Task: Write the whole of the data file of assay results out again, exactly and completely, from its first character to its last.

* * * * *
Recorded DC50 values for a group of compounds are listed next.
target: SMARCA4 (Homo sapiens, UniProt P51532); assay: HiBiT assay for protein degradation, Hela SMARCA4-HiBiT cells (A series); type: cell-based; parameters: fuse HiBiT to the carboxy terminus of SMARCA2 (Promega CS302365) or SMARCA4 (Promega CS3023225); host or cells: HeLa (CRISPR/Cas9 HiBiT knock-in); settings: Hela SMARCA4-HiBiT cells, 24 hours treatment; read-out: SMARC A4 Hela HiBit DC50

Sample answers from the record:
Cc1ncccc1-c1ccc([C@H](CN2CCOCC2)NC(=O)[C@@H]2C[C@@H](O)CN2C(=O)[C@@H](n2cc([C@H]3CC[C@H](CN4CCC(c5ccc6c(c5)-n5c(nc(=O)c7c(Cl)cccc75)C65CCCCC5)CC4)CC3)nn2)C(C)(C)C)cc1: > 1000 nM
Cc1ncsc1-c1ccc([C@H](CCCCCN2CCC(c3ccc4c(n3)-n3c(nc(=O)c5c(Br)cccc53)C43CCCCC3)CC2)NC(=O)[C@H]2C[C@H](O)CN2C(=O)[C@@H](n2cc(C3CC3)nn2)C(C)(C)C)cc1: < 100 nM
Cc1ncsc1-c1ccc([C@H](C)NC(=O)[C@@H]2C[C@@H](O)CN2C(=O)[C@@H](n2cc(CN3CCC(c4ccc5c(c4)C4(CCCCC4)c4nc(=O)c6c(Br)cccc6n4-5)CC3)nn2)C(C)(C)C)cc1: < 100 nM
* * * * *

Recorded DC50 values for a group of compounds are listed next.
target: SMARCA4 (Homo sapiens, UniProt P51532); assay: HiBiT assay for protein degradation, Hela SMARCA4-HiBiT cells (A series); type: cell-based; parameters: fuse HiBiT to the carboxy terminus of SMARCA2 (Promega CS302365) or SMARCA4 (Promega CS3023225); host or cells: HeLa (CRISPR/Cas9 HiBiT knock-in); settings: Hela SMARCA4-HiBiT cells, 24 hours treatment; read-out: SMARC A4 Hela HiBit DC50

Sample answers from the record:
Cc1ncccc1-c1ccc([C@H](CN2CCOCC2)NC(=O)[C@@H]2C[C@@H](O)CN2C(=O)[C@@H](n2cc([C@H]3CC[C@H](CN4CCC(c5ccc6c(c5)-n5c(nc(=O)c7c(Cl)cccc75)C65CCCCC5)CC4)CC3)nn2)C(C)(C)C)cc1: > 1000 nM
Cc1ncsc1-c1ccc([C@H](CCCCCN2CCC(c3ccc4c(n3)-n3c(nc(=O)c5c(Br)cccc53)C43CCCCC3)CC2)NC(=O)[C@H]2C[C@H](O)CN2C(=O)[C@@H](n2cc(C3CC3)nn2)C(C)(C)C)cc1: < 100 nM
Cc1ncsc1-c1ccc([C@H](C)NC(=O)[C@@H]2C[C@@H](O)CN2C(=O)[C@@H](n2cc(CN3CCC(c4ccc5c(c4)C4(CCCCC4)c4nc(=O)c6c(Br)cccc6n4-5)CC3)nn2)C(C)(C)C)cc1: < 100 nM